Shaping up...

Things are shaping up in the Wasatch, as well as in my body.  Intermittent storms have been sliding across the Great Salt Lake into the East and West running Cottonwood Canyons in near perfect succession.  As a result, the snow pack is shaping up better then we have seen in a few years.  With any luck, this will carry through and really set the season up well.  The tiny little back straps running down either side of my spine in my lower back are starting to take shape as well.  I have been pushing those little slabs of bacon to the brink to try to fatten them up again with a steady diet of raw protein and early season skin path slogs.  My longtime tour partner, Ben Geiger, had an itch to get up to Cardiac Ridge in "Was Angeles" just north of Little Cottonwood Canyon's famous Mt. Superior.  However, he wanted to do the approach from what I think is called Mill D. Regardless, what is important is that it is one hell of a good long slog for me in my current condition and timing within the season.  In reality, it is probably good for me. A bit much, but good.

^(L to R) Two longtime friends of mine Rob Harris and Paul Wright, and then the spearhead of the day, Ben.  We took our sweet ass time on the tour up.  It is more about jaw jacking, telling lies, and catching up on what has gone down since we saw each other last winter.  Plenty of breaks and carb loading to try to manage our early season legs.
^Follow the yellow brick road to never never land or the other side of the rainbow or something like that.

^This particular long mellow tour rolls right past an old mining structure that is a really cool surprise when you come out into this clearing. The tour is littered with evidence of the once booming mining industry that thrived in these mountains.  

^I pulled up to this cool little stream and decided that it was as good a spot as any for some lunch with a creek trickle soundtrack.  I love that sound.

^At the bottom of Cardiac Ridge Ben gave me a nice little look back so I could snap a pic of him on our last approach before the ski. Of course, the end is always the steepest, but digging deep for the last push is all part of the sacrifice.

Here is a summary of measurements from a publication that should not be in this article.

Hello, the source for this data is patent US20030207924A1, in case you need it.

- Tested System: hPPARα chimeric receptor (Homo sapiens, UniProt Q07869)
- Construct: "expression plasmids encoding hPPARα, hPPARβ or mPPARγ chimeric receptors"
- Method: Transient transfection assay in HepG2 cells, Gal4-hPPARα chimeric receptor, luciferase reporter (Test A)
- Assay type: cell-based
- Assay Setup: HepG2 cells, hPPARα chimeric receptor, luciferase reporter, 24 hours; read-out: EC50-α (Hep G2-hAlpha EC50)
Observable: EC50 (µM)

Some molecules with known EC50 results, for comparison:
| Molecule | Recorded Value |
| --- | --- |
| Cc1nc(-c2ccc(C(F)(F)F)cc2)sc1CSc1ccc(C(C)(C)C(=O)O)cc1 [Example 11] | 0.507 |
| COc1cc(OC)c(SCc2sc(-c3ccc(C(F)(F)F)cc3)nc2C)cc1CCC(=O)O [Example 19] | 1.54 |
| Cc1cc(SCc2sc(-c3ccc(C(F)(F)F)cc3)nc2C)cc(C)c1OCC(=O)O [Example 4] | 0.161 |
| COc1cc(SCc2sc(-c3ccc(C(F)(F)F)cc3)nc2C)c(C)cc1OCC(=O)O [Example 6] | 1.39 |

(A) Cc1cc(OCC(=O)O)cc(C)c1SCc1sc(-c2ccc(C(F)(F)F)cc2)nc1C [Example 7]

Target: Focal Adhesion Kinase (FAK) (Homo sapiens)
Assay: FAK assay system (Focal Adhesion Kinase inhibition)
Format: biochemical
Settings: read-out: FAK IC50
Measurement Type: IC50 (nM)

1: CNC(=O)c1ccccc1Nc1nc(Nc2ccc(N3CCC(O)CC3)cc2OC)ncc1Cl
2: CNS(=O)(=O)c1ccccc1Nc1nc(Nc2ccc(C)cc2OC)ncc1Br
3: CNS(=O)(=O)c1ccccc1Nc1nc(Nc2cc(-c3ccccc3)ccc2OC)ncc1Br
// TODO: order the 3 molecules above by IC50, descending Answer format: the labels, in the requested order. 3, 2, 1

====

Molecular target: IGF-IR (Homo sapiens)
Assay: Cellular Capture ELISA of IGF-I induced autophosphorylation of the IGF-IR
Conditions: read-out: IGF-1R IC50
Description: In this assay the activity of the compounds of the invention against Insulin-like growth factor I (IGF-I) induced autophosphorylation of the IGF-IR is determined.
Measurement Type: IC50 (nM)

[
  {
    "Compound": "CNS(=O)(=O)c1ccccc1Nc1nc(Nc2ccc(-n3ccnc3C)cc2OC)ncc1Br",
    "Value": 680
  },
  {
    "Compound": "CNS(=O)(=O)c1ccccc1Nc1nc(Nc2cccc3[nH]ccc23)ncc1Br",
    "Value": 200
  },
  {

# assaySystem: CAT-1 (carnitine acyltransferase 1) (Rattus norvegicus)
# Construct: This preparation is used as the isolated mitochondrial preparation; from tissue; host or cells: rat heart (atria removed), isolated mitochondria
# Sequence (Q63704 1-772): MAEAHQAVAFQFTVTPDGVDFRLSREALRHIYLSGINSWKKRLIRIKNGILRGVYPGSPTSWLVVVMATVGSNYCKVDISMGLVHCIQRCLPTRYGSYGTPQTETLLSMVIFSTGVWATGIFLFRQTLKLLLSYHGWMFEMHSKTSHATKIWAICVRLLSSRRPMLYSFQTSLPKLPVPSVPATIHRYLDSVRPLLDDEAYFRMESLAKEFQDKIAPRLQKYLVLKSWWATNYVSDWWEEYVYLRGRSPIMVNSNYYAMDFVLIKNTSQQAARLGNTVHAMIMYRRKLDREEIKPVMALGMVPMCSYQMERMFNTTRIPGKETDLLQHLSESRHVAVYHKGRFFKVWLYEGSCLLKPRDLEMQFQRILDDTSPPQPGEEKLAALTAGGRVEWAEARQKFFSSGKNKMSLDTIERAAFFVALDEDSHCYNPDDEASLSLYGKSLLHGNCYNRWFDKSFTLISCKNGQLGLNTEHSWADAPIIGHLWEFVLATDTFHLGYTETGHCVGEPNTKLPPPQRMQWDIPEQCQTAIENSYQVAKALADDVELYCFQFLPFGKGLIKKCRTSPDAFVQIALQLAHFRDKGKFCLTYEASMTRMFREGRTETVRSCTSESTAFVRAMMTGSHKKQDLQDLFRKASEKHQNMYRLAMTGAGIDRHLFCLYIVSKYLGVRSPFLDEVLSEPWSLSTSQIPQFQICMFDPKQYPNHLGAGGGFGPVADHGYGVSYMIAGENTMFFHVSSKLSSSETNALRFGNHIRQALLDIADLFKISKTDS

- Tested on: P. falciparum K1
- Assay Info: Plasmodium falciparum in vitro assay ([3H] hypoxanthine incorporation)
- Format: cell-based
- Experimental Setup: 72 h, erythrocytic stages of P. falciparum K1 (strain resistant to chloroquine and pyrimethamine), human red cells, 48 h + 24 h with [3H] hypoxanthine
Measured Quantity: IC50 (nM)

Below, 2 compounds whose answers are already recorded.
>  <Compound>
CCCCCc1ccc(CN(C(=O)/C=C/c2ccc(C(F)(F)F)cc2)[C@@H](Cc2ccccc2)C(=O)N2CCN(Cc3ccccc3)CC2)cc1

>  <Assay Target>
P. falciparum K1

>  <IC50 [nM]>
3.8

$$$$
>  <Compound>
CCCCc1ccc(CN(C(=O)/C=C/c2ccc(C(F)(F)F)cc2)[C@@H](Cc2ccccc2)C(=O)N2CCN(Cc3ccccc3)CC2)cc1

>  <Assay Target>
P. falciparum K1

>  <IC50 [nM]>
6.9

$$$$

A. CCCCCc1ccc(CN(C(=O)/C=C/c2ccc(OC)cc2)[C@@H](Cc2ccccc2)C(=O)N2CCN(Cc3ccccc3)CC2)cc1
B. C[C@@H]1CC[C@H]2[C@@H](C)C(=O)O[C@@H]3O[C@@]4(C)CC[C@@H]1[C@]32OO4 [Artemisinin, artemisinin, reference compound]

^Lake affect snow was lingering in the air even as the bluebird skies broke out for us.  Ben is pictured in the lower right hand corner of the frame about half way up the last pitch of the tour.  You can see some tracks right next to the kick turn.  Damn that looks good.  We were all kicking it into high gear and pushing each other to finish strong.

^Giving the last of his legs to the final pitch of the skin Rob managed to lay down some smooth powder turns for the big payoff.  The smile on his face indicates that he was glad he went inside himself and found the inner strength to push his early season legs to the brink.

^Framing the right side of the picture is telemark legend and mentor to my own backcountry skiing career, Paul Wright.  Paul was a big reason I made the switch to telemark so many years ago.  He just made it look so damn good.  Also, over the years he has taught me and my crew at Snowbasin gobs of local knowledge and avalanche mitigation skills.  I always enjoy touring with people I respect and feel like I can learn from.  Paul has a lot of years in the mountains and I for one will eat up any of that wisdom he wants to share. In this picture Paul is shooting the breeze with another ski party at the base of our ski while a stranger milks the last few turns of his own descent.  Paul has been working like a dog these days selling the shit out of some mountain luxury home components so he was granted first in for our party.  Early in the day I had convinced myself that I was only going to make parallel alpine style turns on the descent. However, when Paul dropped in first and laid down some silky high speed freeheel wonders, I could not resist.  My first telemark turns of the year felt just like home, and I even laid way back on a few and dipped an uphill hand down into the goodness. We were all pleasantly surprised with the depth of the snowpack and the quality of the skiing for such an early date on the calendar. As usual, I played the healthy skeptic to Ben's famously over the top enthusiasm at the onset of the tour that morning.  However, I was quick to eat my words and give him a big huge high five for this one.  One hell of a day for early November.